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"Planning for the world's health – 2015 and beyond"
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"Planning for the world's health – 2015 and beyond"

Tamara McKayleHealth Ministers from the Commonwealth’s 53 nations met in Geneva last month to discuss global health issues. Tamara McKayle, 24, a Commonwealth Correspondent from Jamaica spoke with Deodat Maharaj, Deputy Secretary-General of the Commonwealth about looking beyond the 2015 Millennium Development Goals deadline and shaping health issues for the Post-2015 agenda.

On Millennium Development Goals – Health

TM: One of the Millennium Development Goals, number 5, is on improving maternal health with target number 5b on achieving universal access to reproductive health – so what are the targets that were made today in terms of this? Is it that you’re planning to change the MDGs and replace them with new targets about the public health system?

DM: Even though we haven’t been fully successful with some of the (MDG) goals, the fact is that a lot of progress indeed has been made.

The Ministerial Head noted that for MDG goals 4, 5 and 6, we want to continue the discussions. Now that we’re now talking about the Post-2015 goals in terms of the development agenda and the issues and goals which were not achieved, we want to have sustained focus on those goals to ensure that those can be achieved. For example, India is now polio free like the rest of Southeast Asia. What the MDG want to do is to identify clear goals to ensure resources are allocated towards these goals and to ensure that major progress is made.

On non-communicable diseases and nutrition

DM: One important discussion that came across quite clearly in today’s meeting: it had to do with the issue of non-communicable diseases…this is a major health issue for those in the Caribbean and it has to do with our lifestyle, we think that was a really, really major issue.

TM: Our own Minister of Health in recent times has been saying much in the media that obesity is one of the major problems that women in Jamaica are facing, and I want to quickly add that the World Health Organization is saying that 7 million are dying annually from coronary heart disease….so what kind of partnerships are being forged? For example, do you see the Health Minister internationally forging ties with their National Agricultural Ministries, that kind of partnership to provide less expensive nutritious … is there any plan to ensure that this issue of non-communicable diseases can be cut down?

DM: We had a wonderful presentation by the Minister of Health from South Africa who spoke about this. He spoke about the issue of salt intake, the issue of food that’s not nutritious, and we had Singapore speaking about the transition of people not cooking at home to buying food at work. Singapore is trying to make sure that when people go to work that they would get food that’s actually healthy and that healthy options are provided. The South African Minister of Health also made a very interesting observation. He said that in terms of children, in terms of providing/supplementing in the nutrition, you do so in schools. And he spoke about the first 1000 days where you have to focus a lot of your energies on this when the kids haven’t started school as yet, that’s a really important point.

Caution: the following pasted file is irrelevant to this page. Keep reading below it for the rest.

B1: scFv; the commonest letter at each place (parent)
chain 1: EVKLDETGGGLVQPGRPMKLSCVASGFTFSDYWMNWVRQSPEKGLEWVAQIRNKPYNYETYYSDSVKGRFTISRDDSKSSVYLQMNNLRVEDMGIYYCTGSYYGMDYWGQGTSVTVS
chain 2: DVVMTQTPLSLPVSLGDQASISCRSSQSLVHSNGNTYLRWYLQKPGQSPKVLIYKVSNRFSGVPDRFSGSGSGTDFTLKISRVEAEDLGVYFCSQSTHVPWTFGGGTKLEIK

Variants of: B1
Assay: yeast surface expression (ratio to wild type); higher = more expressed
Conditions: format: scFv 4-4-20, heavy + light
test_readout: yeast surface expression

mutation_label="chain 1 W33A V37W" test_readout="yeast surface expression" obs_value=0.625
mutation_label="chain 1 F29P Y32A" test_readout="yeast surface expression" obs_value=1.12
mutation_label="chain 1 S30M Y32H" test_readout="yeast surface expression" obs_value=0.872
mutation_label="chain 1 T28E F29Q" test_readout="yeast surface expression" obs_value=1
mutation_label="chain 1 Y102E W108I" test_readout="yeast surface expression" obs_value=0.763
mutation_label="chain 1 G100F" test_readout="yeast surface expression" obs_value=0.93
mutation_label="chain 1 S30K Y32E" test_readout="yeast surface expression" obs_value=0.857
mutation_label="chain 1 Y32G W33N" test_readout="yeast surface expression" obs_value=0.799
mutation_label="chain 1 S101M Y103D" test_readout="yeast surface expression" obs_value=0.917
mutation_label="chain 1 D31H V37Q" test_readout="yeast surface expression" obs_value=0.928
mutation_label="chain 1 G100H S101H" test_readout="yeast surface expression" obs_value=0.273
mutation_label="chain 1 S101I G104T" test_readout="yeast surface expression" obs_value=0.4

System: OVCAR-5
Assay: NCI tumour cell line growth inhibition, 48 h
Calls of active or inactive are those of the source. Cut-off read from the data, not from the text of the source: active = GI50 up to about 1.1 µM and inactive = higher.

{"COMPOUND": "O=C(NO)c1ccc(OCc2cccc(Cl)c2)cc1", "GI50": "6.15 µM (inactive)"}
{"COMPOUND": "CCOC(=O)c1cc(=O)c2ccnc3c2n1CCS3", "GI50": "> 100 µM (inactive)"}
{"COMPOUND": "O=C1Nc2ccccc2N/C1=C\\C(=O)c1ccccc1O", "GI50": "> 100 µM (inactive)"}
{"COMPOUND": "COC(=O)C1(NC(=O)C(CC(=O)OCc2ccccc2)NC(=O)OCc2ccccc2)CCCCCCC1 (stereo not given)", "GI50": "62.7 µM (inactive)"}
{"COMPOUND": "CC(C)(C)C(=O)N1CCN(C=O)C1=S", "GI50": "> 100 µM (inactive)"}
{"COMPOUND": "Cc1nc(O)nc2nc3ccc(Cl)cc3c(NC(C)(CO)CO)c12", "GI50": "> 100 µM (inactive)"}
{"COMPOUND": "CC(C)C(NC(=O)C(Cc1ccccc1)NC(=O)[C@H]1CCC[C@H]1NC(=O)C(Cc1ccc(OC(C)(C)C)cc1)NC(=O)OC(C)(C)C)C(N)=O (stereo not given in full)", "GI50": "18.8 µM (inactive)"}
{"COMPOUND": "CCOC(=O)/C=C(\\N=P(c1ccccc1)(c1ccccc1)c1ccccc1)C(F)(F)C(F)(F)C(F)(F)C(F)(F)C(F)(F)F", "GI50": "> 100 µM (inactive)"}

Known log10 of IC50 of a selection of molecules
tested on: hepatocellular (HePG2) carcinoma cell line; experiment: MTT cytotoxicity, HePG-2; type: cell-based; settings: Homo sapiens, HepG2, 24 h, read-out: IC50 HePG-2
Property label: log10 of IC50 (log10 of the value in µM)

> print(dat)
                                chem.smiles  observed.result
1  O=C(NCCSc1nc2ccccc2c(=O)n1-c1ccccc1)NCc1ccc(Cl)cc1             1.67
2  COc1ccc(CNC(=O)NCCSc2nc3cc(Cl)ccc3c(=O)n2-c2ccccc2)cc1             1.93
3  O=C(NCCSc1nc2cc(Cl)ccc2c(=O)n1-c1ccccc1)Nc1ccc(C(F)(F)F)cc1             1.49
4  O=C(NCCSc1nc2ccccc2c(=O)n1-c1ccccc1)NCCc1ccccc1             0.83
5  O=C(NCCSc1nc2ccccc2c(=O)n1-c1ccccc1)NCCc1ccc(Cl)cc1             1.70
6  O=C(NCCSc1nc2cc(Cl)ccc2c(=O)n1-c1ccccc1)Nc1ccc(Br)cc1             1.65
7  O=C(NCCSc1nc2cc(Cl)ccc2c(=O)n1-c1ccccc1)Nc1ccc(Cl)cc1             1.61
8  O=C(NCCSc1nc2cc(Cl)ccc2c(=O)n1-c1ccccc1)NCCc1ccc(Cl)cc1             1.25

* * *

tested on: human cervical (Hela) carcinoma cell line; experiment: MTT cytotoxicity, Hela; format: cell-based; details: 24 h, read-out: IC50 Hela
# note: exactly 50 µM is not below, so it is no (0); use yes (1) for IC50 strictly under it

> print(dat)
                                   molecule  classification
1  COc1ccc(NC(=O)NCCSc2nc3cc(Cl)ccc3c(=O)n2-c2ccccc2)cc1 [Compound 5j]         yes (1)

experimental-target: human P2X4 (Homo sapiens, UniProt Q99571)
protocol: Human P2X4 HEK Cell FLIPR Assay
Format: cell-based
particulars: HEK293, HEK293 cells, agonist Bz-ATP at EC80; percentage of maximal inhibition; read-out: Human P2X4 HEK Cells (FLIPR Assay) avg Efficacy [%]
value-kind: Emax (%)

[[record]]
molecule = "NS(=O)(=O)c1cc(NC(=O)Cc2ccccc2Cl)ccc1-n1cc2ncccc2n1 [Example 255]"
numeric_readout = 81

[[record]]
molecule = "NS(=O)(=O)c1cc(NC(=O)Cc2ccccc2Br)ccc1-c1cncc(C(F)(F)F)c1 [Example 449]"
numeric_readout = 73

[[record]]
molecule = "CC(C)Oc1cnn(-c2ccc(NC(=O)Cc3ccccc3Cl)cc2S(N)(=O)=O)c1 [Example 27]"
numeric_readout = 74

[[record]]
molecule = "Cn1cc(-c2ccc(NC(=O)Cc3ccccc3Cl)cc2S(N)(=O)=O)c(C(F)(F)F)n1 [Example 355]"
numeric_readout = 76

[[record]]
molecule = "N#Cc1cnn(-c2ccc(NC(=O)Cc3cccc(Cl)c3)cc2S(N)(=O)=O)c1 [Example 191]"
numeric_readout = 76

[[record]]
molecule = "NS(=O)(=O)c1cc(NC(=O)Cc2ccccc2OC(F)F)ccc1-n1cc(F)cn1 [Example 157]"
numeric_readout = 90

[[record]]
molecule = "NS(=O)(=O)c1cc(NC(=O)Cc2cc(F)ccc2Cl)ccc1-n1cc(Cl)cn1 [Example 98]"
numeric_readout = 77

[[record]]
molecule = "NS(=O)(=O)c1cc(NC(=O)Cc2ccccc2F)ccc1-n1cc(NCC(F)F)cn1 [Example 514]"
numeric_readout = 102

Moving forward….

DM: I want to end with this, that we would like to establish a Global Commonwealth Health Hub. The position is to make all the health practitioners, all the Ministries of Health, all the key institutions and Centres of Excellence put their issues there. We want to provide virtual information to facilitate that (so) that the Health issues that Jamaica is concerned about and the rest of the Caribbean, they can access the information in virtual real time instantaneously.

Our goal moving forward is for affordable health care and our next Commonwealth meeting will be focusing on Universal Health coverage. The issue is not just about availability of health care because you can go to a private consultant and get the best medical help, right? The issue is about affordability of health and in the Commonwealth it’s a deep development issue. We want (universal health coverage), and in terms of the services that we provide as a Commonwealth, we want to do it in a cohesive and fully integrated way.

This interview has been edited for length. For more information check out the Ministerial statement from the meeting at http://thecommonwealth.org/media/news/commonwealth-health-ministers-meeting-2014-ministerial-statement

photo credit: Gates Foundation via photopin cc

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About me:

I am a television writer, producer and presenter, and also specialize in Public Relations. Currently I’m a National Mentor for the Respect Agenda Campaign and a former Jamaica Youth Ambassador for Disabilities. I hold a Bachelors of Arts Degree in Media and Communications with a minor in International Relations from the University of the West Indies, Mona.

I have a passion for writing, inspiring and volunteering. Like Ghandi said “be the change you want to see in the world.”

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Opinions expressed in this article are those of the author and do not necessarily represent the views of the Commonwealth Youth Programme. Articles are published in a spirit of dialogue, respect and understanding. If you disagree, why not submit a response?

To learn more about becoming a Commonwealth Correspondent please visit: http://www.yourcommonwealth.org/submit-articles/commonwealthcorrespondents/

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